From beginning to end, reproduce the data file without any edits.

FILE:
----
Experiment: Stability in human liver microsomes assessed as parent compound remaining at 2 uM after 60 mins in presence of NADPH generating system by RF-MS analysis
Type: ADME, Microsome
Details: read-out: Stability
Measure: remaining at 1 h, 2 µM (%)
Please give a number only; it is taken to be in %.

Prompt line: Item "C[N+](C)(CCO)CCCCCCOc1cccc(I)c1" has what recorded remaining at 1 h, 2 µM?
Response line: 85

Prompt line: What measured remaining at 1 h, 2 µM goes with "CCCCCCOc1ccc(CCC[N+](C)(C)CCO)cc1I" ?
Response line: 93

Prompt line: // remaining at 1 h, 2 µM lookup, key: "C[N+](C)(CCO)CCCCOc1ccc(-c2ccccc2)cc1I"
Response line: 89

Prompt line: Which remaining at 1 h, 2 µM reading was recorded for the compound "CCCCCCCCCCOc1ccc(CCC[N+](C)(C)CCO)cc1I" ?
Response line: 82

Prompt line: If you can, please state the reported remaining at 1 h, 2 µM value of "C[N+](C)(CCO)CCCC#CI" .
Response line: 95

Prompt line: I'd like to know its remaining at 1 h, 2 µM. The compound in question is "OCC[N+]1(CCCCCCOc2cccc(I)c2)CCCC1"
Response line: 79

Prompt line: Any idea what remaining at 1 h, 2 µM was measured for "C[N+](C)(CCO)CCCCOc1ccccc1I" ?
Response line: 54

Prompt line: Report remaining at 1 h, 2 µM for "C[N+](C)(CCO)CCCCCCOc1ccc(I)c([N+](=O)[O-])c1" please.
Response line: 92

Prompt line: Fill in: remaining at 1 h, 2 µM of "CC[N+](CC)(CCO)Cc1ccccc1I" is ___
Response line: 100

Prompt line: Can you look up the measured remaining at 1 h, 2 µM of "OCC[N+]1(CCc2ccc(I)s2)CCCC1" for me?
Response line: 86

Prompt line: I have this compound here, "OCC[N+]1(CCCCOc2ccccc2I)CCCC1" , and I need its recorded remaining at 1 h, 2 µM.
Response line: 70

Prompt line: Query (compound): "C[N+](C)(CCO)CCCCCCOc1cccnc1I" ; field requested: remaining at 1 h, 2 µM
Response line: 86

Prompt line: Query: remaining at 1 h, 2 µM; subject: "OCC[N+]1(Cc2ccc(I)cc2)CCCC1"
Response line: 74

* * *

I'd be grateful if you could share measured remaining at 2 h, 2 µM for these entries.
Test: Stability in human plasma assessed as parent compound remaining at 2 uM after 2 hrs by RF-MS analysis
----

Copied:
Experiment: Stability in human liver microsomes assessed as parent compound remaining at 2 uM after 60 mins in presence of NADPH generating system by RF-MS analysis
Type: ADME, Microsome
Details: read-out: Stability
Measure: remaining at 1 h, 2 µM (%)
Please give a number only; it is taken to be in %.

Prompt line: Item "C[N+](C)(CCO)CCCCCCOc1cccc(I)c1" has what recorded remaining at 1 h, 2 µM?
Response line: 85

Prompt line: What measured remaining at 1 h, 2 µM goes with "CCCCCCOc1ccc(CCC[N+](C)(C)CCO)cc1I" ?
Response line: 93

Prompt line: // remaining at 1 h, 2 µM lookup, key: "C[N+](C)(CCO)CCCCOc1ccc(-c2ccccc2)cc1I"
Response line: 89

Prompt line: Which remaining at 1 h, 2 µM reading was recorded for the compound "CCCCCCCCCCOc1ccc(CCC[N+](C)(C)CCO)cc1I" ?
Response line: 82

Prompt line: If you can, please state the reported remaining at 1 h, 2 µM value of "C[N+](C)(CCO)CCCC#CI" .
Response line: 95

Prompt line: I'd like to know its remaining at 1 h, 2 µM. The compound in question is "OCC[N+]1(CCCCCCOc2cccc(I)c2)CCCC1"
Response line: 79

Prompt line: Any idea what remaining at 1 h, 2 µM was measured for "C[N+](C)(CCO)CCCCOc1ccccc1I" ?
Response line: 54

Prompt line: Report remaining at 1 h, 2 µM for "C[N+](C)(CCO)CCCCCCOc1ccc(I)c([N+](=O)[O-])c1" please.
Response line: 92

Prompt line: Fill in: remaining at 1 h, 2 µM of "CC[N+](CC)(CCO)Cc1ccccc1I" is ___
Response line: 100

Prompt line: Can you look up the measured remaining at 1 h, 2 µM of "OCC[N+]1(CCc2ccc(I)s2)CCCC1" for me?
Response line: 86

Prompt line: I have this compound here, "OCC[N+]1(CCCCOc2ccccc2I)CCCC1" , and I need its recorded remaining at 1 h, 2 µM.
Response line: 70

Prompt line: Query (compound): "C[N+](C)(CCO)CCCCCCOc1cccnc1I" ; field requested: remaining at 1 h, 2 µM
Response line: 86

Prompt line: Query: remaining at 1 h, 2 µM; subject: "OCC[N+]1(Cc2ccc(I)cc2)CCCC1"
Response line: 74

* * *

I'd be grateful if you could share measured remaining at 2 h, 2 µM for these entries.
Test: Stability in human plasma assessed as parent compound remaining at 2 uM after 2 hrs by RF-MS analysis